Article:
On the sagebrush steppe or the Eastern Cascade foothills. Past the old farmhouse, near the spring, in the burned area, or on an ancient basalt flow. Seed collecting. I drive slow, both because the BLM road I am on seems to have more rocks in it than around it, and because I am intently focused on finding seeds to collect. Something catches my eye and I step on the brakes. I jump out of the truck and examine a plant, or remnant of a plant. Perhaps it is something I scouted out months before when it was in flower, before the landscape dried into shades of brown. A dehisced skeleton of a plant, but still offering a seedhead. I eagerly grab it, and use my fingernails or a knife to break open the seed head, capsule, silique, achene, spikelet, follicle, schizocarp or pod. I assess whether the seeds are ready. Too green and soft means its not ready yet. Some fruits may have a small hole in them and a worm rather than a seed, in which case I need to cut open more seeds to determine if they are all like that. If the seeds are dry and hard, they are ready. Then I look up at the population. Are there enough plants to collect from? If so, have they produced enough fruits? I once observed, on a quiet lunch break, a chipmunk running around grabbing lupine stalks with its tiny hands and bending the pods into its mouth, which likely expains why we haven’t been able to find many lupine pods despite its abundant flowers. How many seeds are in each seed head or fruit? Simple math equations run through my head as I keep in mind that our collection target is at least 10,000 seeds and only twenty percent of a population can be taken. If everything looks good, I get a bag and start collecting. If there are 100 seeds per seed head, it may take a matter of minutes, but sometimes there are only several seeds per fruit and it takes hours.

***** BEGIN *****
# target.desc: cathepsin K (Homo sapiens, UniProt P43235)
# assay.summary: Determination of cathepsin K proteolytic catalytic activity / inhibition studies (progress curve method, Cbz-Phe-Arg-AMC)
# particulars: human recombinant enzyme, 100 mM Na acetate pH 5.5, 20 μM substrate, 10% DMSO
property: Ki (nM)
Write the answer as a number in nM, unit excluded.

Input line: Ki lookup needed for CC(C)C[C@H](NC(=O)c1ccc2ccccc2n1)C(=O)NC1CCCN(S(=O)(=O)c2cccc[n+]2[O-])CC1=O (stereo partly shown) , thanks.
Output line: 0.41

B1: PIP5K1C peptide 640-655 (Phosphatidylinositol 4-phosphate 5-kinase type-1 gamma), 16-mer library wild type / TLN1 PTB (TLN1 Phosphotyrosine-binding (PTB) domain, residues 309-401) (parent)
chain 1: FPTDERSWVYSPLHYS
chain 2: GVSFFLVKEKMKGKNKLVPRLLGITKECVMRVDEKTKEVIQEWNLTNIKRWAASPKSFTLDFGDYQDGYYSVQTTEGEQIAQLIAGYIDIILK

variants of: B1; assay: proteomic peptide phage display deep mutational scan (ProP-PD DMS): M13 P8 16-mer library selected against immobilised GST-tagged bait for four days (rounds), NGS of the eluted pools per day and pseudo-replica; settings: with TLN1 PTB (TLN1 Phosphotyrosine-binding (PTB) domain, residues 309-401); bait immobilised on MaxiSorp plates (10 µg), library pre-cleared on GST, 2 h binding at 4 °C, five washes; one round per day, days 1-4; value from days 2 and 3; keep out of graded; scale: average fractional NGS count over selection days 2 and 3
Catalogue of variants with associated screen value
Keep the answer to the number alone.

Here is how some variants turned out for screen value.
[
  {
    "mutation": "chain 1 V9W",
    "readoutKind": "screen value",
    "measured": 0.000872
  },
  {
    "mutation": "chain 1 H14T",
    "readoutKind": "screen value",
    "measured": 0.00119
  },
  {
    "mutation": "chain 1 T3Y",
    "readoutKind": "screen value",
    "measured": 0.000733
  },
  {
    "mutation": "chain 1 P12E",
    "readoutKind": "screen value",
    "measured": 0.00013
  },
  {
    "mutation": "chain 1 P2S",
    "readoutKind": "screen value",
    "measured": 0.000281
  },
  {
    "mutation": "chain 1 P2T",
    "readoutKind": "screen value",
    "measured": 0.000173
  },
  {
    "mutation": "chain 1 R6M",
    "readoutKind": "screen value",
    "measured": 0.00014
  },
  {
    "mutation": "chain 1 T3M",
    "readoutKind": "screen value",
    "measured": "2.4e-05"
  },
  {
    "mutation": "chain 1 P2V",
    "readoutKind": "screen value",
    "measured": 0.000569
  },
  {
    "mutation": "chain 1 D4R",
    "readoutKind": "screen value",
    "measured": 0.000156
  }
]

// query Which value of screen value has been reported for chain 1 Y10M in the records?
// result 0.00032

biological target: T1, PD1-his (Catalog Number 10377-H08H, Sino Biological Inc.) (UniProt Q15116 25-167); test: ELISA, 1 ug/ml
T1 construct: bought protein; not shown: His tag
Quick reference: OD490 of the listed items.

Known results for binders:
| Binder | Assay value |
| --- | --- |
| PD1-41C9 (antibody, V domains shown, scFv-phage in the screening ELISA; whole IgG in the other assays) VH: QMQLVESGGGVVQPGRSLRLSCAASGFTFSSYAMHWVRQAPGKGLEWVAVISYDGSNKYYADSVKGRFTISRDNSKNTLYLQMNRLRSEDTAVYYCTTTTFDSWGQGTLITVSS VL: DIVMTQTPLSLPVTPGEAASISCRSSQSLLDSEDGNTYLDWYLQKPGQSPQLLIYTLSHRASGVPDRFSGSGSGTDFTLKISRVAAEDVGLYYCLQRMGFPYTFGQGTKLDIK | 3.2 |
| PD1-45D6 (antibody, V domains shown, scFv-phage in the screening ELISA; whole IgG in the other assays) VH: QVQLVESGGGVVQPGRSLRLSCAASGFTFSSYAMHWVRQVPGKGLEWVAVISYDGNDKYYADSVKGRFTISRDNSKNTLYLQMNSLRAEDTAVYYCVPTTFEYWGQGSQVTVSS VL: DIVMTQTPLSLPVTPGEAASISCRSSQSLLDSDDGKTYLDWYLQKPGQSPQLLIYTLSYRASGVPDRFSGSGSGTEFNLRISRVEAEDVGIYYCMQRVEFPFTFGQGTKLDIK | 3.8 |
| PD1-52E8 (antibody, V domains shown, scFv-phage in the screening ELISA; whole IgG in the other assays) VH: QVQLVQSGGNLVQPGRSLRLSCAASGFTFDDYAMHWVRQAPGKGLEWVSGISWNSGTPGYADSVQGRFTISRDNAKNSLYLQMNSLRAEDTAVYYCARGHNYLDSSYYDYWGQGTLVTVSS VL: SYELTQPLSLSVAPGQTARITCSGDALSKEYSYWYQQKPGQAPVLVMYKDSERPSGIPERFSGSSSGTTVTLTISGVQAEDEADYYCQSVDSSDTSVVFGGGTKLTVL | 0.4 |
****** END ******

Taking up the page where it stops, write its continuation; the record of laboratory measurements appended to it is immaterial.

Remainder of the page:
Despite the drought, my field partner and I have been able to make over twenty collections thus far. We have sought out the higher elevations and wetter areas of our field office. Plants also have staggered blooming and fruiting times, meaning that in one trip we may collect seed from an early flowering species and collect an herbarium specimen from a later flowering one. As we get into late August I can tell that the collections will get more and more sparse.
I often think about where the seed that we collect will go. Collection is the beginning of a long process. After being cleaned and sorted, it may end up in a seed bank. Or it may be grown out in fields, producing thousands more. Lately it has been over 90 degrees every day, and large fires are raging all around Alturas, blanketing the area in thick smoke. There will likely be a huge demand for seed in the coming years to stabilize slopes and out compete weeds in the vast areas of the West that have burned this season.
BLM Botany Intern